Covenant Protestant Reformed Church
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8 Charges Against the Mass

John Calvin


If in Paul's times an ordinary abuse of the Supper could kindle the wrath of God against the Corinthians, so that he punished them thus severely, what ought we to think as to the state of matters at the present day? We see, throughout the whole extent of Popery, not merely horrid profanations of the Supper, but even a sacrilegious abomination set up in its room. 

In the first place, it is prostituted to filthy lucre (I Timothy 3:8) and merchandise. 

Secondly, it is maimed, by taking away the use of the cup. 

Thirdly, it is changed into another aspect, by its having become customary for one to partake of his own feast separately, participation being done away.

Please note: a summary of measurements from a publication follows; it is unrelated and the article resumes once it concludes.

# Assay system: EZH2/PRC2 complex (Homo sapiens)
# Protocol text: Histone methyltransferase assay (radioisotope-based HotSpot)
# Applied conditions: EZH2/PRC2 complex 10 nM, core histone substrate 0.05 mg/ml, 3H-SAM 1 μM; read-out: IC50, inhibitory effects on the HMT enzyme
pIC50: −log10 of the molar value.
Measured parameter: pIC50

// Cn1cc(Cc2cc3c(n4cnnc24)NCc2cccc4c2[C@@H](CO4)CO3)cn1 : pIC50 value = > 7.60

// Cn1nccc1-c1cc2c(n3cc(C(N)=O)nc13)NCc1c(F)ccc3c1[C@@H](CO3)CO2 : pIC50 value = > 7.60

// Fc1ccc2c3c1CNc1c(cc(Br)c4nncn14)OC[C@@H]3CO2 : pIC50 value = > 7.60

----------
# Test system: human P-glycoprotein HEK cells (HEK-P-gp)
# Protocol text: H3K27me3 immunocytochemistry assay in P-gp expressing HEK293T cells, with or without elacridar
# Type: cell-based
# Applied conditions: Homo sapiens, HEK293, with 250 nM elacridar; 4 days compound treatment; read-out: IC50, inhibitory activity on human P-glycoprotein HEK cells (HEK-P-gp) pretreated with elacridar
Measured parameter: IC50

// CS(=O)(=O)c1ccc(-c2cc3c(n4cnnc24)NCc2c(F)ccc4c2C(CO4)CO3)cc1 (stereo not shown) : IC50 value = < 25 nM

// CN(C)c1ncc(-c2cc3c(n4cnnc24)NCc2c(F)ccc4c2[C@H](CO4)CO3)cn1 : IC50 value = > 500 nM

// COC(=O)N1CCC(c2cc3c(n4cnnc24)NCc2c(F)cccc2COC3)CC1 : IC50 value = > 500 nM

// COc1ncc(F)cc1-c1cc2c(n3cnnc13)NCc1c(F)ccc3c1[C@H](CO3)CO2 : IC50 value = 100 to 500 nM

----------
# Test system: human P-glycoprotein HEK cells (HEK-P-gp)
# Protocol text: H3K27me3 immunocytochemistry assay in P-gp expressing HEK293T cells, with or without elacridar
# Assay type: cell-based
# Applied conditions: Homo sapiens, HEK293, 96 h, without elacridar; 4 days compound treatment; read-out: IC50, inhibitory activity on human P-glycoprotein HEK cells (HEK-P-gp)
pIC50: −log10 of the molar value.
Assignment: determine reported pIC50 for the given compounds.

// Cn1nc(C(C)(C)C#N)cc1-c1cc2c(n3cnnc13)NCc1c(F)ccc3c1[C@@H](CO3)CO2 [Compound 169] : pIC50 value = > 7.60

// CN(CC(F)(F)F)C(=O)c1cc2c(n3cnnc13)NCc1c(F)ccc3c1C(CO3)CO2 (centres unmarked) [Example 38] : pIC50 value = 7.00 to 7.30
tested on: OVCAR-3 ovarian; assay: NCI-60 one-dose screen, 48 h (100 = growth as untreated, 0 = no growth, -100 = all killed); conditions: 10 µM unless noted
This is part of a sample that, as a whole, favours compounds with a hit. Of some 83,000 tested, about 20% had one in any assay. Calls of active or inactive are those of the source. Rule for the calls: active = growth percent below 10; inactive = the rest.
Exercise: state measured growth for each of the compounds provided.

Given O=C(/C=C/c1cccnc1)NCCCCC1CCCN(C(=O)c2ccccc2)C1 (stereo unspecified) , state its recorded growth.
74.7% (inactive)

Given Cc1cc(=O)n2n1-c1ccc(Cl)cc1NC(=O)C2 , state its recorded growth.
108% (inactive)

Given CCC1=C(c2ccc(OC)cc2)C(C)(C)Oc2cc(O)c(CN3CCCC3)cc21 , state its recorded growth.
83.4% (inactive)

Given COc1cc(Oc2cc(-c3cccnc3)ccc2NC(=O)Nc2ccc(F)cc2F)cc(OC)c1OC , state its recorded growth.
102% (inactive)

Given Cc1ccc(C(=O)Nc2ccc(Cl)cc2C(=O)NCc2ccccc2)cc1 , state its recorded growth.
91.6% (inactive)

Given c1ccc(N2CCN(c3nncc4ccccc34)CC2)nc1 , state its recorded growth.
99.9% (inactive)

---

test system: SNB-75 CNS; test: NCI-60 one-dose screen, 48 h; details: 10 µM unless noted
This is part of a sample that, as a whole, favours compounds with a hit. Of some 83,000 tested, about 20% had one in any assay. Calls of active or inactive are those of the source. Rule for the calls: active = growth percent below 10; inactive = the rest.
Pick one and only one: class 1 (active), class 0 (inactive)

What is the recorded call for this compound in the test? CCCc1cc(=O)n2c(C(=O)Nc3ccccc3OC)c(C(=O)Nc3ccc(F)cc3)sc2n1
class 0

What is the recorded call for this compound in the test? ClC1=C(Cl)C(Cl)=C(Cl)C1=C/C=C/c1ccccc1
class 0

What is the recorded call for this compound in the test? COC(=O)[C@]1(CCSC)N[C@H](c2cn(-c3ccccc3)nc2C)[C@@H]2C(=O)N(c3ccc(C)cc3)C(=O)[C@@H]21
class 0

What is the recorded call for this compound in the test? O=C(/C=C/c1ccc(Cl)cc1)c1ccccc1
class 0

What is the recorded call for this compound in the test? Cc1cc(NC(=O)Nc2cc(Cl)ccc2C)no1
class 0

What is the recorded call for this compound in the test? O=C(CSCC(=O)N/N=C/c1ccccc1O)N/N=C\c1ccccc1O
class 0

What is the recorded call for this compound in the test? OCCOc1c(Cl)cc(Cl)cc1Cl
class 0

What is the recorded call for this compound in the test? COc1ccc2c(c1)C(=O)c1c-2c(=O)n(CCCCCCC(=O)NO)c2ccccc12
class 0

Fourthly, there is there no explanation of the meaning of the sacrament, but a mumbling that would accord better with a magical incantation, or the detestable sacrifices of the Gentiles, than with our Lord's institution. 

Fifthly, there is an endless number of ceremonies, abounding partly with trifles, partly with superstition, and consequently manifest pollutions. 

Sixthly, there is the diabolical invention of sacrifice, which contains an impious blasphemy against the death of Christ. 

Seventhly, it is fitted to intoxicate miserable men with carnal confidence, while they present it to God as if it were an expiation, and think that by this charm they drive off everything hurtful, and that without faith and repentance. Nay more, while they trust that they are armed against the devil and death, and are fortified against God by a sure defence, they venture to sin with much more freedom, and become more obstinate. 

Eighthly, an idol is there adored in the room of Christ. 

In short, it is filled with all kinds of abomination 

(John Calvin, Comm. on I Cor. 11:30).